1. Chris,

    Thanks for this series of posts.

    As I read your previous posts, at first I thought you were arguing that at least some human beings can solve an NP problem such as satisfiability (SAT) in polynomial time. That would have been rather bold (because that conclusion is quite implausible). I’m glad to realize that you are not defending that.

    If I understand correctly, you are arguing that people’s beliefs are largely mutually consistent not because they can solve SAT efficiently but simply because people form and update their beliefs in response to states of the world and changes in such states, so the world is the model that satisfies enough of our beliefs to explain why they are mutually consistent and satisfiable. This is an insightful observation.

    For some reason you also seem to think that in order to see your point we have to change our ontology of the mind in some important way, taking mental events as fundamental and beliefs as derivative, or something like that. I’m still not sure why you think this. As I put your point in my previous paragraph, it seems to me that your point can be made within any ontology of the mind that one likes–whether mental states are more fundamental, or mental events are more fundamental, or the two are ontologically on a par.

    What am I missing?

    • You’re quite right to pull me up on this, Gualtiero. I should be clearer about the fact that I am not saying that humans can solve or approximate solutions to NP-hard problems.

      The point of my argument is that we need a conception of intelligence which doesn’t require them to be doing so.

      If we adopt the events-first metaphysics that I indicate then I think we can arrive at such a conception — and this is supposed to be a reason that speaks in favour of that metaphysical picture — but the need for a computationally tractable conception of intelligence does not entail that the events-first metaphysics must be the right one, and so this reason isn’t conclusive.

      In the book, the events-first metaphysical picture is arrived at by considerations of the way in which a states-first approach would fail to explain how inference differs from the merely-sequential occurrence of attitudes; and from consideration of the closely-related way in which the states-first approach would fail to explain how action differs from a merely-sequential occurrence of movements and thoughts. (I also say some things, in the same vein, about the need to account for the difference between a succession of experiences and an experience of succession.) In each of these cases the problem that is faced by a states-first approach seems to indicate that the facts about dynamic mental entities are not reducible to facts about the temporal and causal arrangement of their static parts. It is this that suggests the move of taking dynamic entities to be at least as basic as the static ones. The treatment of intelligence that comes with such a move is one pay off from making it, and it is intended to give some corroboration of the move’s rightness. But I don’t mean to claim that this shows the move to be compulsory.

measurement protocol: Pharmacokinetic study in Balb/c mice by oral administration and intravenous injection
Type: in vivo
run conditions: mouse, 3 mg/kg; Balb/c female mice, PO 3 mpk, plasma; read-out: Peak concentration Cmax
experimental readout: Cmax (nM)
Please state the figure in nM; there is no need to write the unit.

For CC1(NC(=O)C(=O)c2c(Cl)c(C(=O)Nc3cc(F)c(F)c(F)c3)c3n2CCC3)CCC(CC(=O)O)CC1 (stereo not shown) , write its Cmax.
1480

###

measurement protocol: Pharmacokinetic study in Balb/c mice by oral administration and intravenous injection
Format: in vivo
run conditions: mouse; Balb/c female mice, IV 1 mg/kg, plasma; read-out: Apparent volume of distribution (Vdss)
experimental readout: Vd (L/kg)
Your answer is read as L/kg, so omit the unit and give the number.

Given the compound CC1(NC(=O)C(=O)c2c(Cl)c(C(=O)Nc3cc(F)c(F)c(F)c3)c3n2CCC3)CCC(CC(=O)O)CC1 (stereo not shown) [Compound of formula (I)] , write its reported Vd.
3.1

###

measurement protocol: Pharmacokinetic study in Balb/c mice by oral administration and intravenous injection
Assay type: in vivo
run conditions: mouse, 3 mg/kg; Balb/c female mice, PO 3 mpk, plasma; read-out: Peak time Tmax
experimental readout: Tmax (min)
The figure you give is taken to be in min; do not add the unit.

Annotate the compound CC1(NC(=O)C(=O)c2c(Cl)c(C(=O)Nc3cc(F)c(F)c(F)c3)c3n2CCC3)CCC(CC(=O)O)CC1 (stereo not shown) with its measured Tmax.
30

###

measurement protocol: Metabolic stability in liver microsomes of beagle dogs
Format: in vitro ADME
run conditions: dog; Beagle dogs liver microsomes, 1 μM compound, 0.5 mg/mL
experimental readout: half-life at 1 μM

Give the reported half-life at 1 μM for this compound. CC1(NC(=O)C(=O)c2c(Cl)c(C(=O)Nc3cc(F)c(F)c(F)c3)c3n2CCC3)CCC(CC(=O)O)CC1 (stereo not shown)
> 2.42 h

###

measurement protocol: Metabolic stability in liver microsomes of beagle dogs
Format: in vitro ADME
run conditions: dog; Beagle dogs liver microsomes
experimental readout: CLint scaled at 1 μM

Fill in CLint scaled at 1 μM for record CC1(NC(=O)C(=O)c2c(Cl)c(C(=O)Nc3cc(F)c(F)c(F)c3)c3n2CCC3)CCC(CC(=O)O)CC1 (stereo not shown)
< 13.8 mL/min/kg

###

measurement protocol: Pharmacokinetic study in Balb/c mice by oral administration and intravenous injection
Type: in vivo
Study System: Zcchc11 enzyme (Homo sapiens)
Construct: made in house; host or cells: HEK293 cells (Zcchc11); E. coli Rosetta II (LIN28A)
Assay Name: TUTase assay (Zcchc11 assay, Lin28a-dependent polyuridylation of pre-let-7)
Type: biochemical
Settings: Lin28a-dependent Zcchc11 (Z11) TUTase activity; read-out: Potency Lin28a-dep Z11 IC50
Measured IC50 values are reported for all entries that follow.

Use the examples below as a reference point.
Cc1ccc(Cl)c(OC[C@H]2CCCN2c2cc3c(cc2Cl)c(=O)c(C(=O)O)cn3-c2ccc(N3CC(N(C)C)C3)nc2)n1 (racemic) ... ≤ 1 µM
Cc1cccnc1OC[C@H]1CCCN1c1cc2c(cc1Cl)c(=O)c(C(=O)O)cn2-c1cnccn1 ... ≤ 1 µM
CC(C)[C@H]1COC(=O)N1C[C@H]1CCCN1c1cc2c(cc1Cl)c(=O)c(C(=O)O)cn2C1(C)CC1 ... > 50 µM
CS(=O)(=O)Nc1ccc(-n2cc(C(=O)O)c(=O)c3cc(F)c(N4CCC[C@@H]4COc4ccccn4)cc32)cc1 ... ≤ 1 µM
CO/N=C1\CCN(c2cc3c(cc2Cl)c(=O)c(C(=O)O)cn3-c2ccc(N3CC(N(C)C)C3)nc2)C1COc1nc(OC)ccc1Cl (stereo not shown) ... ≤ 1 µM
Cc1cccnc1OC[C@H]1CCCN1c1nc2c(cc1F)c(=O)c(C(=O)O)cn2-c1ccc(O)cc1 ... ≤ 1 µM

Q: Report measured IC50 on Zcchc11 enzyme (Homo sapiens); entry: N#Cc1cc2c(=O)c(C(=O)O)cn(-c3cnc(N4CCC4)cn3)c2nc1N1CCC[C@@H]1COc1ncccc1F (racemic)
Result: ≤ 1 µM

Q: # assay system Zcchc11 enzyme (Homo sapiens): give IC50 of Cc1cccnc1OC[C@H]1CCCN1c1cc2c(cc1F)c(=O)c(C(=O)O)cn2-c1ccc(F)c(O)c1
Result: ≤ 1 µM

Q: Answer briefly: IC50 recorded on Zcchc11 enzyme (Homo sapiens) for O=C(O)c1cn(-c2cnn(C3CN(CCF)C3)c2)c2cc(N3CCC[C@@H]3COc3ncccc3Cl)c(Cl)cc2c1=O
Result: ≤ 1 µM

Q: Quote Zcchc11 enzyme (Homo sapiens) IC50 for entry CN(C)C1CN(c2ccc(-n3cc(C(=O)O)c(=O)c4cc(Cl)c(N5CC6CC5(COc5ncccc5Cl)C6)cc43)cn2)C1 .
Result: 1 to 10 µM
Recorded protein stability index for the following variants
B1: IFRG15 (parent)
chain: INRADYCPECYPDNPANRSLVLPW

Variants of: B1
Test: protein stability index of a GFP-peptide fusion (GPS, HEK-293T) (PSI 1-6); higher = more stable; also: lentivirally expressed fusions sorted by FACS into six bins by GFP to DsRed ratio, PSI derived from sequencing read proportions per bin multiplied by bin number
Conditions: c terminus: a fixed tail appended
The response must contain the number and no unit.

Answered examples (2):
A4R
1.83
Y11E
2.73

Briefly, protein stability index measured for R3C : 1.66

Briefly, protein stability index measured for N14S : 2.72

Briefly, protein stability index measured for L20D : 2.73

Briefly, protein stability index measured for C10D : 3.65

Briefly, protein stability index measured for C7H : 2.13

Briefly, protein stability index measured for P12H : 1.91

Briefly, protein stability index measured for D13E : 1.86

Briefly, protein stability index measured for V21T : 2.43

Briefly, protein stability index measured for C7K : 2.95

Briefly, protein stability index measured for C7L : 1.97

In general, I don’t have any very good theory of how it can be proven that one sort of entity is more fundamental than another. That looks like a difficult question of philosophical methodology. I suppose that an entity’s claim to being relatively fundamental (within a circumscribed domain) depends on the strength of its explanatory credentials. Showing that the intelligence of a dynamically-founded mind is more readily explicable than the intelligence of a statically-founded one is intended as a way to show that the credentials of dynamic mental entities are good.